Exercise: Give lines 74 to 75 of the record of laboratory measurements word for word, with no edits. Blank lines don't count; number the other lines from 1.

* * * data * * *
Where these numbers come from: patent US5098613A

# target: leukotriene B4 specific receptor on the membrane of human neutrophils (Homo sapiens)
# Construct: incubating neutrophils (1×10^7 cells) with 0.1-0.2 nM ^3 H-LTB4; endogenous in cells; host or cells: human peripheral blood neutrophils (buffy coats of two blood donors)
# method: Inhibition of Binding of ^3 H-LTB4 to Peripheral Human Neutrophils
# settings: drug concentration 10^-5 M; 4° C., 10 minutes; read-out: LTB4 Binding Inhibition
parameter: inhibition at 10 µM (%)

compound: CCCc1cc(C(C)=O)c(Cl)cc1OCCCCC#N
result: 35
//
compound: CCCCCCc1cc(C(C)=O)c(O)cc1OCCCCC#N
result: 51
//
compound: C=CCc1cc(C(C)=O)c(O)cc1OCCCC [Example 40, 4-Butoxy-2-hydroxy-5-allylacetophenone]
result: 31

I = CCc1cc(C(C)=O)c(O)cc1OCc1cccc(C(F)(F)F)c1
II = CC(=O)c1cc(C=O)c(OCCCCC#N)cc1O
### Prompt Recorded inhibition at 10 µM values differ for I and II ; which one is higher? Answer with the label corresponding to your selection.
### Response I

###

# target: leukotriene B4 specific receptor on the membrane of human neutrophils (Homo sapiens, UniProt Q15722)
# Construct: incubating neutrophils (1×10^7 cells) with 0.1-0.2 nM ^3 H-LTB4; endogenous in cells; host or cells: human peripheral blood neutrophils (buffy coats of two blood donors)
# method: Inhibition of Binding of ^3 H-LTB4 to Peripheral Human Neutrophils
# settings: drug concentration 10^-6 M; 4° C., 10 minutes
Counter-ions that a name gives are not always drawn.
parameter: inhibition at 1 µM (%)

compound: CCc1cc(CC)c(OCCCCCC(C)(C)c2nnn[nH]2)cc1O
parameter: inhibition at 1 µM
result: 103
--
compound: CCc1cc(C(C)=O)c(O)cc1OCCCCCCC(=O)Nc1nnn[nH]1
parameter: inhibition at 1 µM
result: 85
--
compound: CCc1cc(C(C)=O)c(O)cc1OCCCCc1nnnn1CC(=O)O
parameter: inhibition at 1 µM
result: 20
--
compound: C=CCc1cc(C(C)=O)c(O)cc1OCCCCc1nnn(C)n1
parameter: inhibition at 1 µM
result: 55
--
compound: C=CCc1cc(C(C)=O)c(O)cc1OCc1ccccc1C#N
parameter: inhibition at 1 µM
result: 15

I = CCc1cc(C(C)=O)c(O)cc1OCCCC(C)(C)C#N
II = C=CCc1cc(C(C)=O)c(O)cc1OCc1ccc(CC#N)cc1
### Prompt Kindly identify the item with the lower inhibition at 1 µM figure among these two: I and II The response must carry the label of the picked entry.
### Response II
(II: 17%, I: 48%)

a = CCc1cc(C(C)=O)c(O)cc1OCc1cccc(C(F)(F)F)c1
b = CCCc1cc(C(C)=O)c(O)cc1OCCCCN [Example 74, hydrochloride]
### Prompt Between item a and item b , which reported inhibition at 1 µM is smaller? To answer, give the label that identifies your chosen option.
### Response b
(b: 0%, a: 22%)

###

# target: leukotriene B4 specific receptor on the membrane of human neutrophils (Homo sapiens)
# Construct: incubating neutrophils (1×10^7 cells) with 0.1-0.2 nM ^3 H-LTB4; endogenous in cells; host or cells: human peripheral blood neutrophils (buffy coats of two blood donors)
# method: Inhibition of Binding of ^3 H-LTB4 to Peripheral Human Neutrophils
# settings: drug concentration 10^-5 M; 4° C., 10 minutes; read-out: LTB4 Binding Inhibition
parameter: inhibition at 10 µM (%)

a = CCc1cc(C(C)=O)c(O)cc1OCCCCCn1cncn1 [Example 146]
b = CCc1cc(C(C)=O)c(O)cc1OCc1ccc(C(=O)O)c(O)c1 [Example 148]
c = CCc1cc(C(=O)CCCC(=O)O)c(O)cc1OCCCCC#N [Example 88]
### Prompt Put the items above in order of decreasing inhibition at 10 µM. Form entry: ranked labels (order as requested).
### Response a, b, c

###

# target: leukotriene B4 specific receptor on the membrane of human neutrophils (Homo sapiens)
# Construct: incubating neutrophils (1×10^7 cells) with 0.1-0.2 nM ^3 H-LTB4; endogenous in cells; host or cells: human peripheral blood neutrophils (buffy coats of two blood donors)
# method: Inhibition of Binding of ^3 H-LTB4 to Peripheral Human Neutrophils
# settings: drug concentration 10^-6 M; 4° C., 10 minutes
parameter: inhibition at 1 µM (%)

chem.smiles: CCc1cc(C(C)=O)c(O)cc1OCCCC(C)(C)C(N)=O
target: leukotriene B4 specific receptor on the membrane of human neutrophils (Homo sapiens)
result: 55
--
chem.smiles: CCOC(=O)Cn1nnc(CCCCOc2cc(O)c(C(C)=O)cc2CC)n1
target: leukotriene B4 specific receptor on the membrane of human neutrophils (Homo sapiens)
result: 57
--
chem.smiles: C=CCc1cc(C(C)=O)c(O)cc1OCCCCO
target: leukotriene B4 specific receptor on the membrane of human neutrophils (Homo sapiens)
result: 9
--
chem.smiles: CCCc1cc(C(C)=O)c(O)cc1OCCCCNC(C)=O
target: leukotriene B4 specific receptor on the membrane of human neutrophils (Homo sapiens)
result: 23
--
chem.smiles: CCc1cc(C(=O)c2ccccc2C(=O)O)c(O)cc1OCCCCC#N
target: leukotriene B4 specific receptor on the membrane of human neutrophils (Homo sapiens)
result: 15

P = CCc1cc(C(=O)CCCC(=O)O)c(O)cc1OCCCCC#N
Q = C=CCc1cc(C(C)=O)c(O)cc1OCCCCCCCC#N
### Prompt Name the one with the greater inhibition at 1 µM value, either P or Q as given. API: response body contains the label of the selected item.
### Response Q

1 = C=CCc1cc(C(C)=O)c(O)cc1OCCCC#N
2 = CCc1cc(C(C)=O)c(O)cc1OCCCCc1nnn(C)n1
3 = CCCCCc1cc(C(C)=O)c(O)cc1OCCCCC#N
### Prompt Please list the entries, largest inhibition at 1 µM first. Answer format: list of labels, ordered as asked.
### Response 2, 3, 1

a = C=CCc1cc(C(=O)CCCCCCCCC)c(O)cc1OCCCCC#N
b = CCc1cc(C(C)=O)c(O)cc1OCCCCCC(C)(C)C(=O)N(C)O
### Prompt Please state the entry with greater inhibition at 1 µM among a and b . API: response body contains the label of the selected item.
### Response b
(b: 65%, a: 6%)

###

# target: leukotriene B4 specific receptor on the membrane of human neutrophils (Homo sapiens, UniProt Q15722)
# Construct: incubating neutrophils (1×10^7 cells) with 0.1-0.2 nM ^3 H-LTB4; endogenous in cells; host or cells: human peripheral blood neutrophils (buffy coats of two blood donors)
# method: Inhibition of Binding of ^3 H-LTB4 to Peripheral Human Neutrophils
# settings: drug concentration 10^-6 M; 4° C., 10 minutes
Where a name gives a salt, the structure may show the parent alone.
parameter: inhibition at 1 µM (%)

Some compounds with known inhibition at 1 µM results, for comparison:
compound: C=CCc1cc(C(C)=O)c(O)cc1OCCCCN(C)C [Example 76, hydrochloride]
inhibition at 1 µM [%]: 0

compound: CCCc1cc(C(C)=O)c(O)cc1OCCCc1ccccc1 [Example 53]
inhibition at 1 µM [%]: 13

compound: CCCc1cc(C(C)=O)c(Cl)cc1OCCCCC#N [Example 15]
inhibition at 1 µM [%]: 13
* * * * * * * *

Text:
result: 55
--